Sexually transmitted infections (STIs) affect sexually active people of every age, gender, and background. Many STIs don’t cause noticeable symptoms. Most can be easily treated by a medical professional if caught early. The gynecology specialists on Long Island at The Woman’s Health Pavilion provide accurate diagnosis and effective treatment of STIs. With regular care, we can help you protect yourself from becoming infected in the first place.
You deserve convenient, high-quality care. The Woman’s Health Pavilion has multiple office locations in Queens and on Long Island that are open evenings and weekends. To see a gynecologist or advanced clinical practitioner, request an appointment using our online form or call the office nearest you. We offer same-day appointments for urgent conditions.
What is a Sexually Transmitted Infection (STI)?
An STI, formerly known as “venereal disease” (VD), is an infection caused by bacteria, viruses, or parasites that is passed from one person to another through sexual contact. While STIs are commonly referred to as sexually transmitted diseases (STDs), it’s important to understand that not all STIs develop into disease; we call these infections STIs to emphasize that not all people who are infected develop symptoms.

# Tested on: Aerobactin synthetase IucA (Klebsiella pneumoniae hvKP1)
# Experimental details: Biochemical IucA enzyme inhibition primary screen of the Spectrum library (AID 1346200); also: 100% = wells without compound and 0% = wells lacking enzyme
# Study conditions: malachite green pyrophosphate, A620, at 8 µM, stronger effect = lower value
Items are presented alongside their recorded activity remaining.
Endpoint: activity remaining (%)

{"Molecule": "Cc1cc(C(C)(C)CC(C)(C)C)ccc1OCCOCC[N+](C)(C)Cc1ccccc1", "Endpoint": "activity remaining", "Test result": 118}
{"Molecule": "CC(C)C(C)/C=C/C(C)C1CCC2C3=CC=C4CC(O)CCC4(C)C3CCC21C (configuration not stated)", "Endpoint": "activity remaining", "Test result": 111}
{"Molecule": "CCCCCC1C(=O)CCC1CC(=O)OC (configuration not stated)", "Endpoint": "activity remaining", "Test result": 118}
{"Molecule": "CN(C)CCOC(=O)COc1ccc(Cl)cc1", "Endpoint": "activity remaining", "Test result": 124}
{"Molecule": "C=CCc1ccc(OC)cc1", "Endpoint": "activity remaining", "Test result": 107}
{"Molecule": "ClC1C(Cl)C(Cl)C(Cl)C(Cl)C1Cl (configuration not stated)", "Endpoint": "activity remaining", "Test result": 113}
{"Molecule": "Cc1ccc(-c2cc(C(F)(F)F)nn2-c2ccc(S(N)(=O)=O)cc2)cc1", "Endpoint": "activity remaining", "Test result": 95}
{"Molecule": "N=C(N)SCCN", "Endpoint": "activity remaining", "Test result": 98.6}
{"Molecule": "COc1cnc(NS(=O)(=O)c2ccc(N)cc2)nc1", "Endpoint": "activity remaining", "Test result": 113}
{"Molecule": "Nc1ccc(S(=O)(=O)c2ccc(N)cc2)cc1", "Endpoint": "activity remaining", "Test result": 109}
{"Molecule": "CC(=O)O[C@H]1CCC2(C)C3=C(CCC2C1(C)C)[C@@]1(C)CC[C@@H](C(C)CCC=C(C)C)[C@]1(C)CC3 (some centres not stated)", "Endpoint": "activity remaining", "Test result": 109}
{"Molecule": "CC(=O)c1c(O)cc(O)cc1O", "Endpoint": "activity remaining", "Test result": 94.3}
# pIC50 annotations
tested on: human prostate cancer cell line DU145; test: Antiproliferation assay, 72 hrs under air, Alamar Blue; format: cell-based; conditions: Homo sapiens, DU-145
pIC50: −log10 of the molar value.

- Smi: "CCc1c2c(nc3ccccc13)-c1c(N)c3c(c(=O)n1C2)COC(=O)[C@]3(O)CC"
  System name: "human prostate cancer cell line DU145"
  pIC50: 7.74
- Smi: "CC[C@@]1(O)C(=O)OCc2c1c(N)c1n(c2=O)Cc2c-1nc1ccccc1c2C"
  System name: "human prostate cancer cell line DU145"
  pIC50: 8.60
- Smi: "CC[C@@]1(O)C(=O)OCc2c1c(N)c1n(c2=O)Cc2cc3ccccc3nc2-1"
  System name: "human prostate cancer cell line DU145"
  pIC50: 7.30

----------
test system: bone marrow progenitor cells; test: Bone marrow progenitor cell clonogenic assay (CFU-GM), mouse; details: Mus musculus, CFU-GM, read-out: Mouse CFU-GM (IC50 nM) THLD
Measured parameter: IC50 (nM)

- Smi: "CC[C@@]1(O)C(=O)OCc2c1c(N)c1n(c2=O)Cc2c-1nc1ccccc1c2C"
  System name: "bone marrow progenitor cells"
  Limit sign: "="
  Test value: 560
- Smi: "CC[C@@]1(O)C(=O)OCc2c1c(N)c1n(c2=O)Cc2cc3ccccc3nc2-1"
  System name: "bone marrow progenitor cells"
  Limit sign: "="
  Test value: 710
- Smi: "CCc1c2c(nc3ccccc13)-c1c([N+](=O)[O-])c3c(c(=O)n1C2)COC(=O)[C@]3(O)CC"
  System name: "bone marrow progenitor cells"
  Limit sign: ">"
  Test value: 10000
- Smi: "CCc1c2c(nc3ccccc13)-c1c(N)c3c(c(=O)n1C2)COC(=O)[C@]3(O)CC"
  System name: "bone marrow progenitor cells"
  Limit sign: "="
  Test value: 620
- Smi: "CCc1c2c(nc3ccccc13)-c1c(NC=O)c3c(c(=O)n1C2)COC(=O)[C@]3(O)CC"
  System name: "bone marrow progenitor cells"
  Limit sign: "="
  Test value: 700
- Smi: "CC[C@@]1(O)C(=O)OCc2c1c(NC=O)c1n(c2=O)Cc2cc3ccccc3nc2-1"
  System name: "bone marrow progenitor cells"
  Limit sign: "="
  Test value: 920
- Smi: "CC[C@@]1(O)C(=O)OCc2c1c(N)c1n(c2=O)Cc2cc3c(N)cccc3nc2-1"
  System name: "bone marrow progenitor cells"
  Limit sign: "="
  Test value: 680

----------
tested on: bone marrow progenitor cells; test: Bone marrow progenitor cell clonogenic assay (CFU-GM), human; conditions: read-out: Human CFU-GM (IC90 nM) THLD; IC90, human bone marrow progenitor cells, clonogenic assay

Are STIs Only Passed Through Intercourse?
No. While STIs are commonly passed through vaginal intercourse, they may also be passed through oral sex, anal sex, and even skin-to-skin contact. Many may be transmitted through contact with bodily fluids such as semen, vaginal secretions, blood, and saliva.
Many common STIs do not create symptoms, but can easily be
treated when caught early.
Use condoms EVERY time you have sex.
If you have unprotected sex, you should be tested for STIs.
Here are some of the most common STIs/STDs. Certain STDs cannot be cured, but today most can be managed by medication or close surveillance.
- Trichomoniasis, sometimes called “trich,” may not cause symptoms in infected women and men. Symptoms in women may include excessive discolored vaginal discharge, strong vaginal odor, painful sex, and irritation of the genitals. Trichomonal infection is easily treated with antibiotics. If one partner is diagnosed with trichomoniasis, both partners should be treated.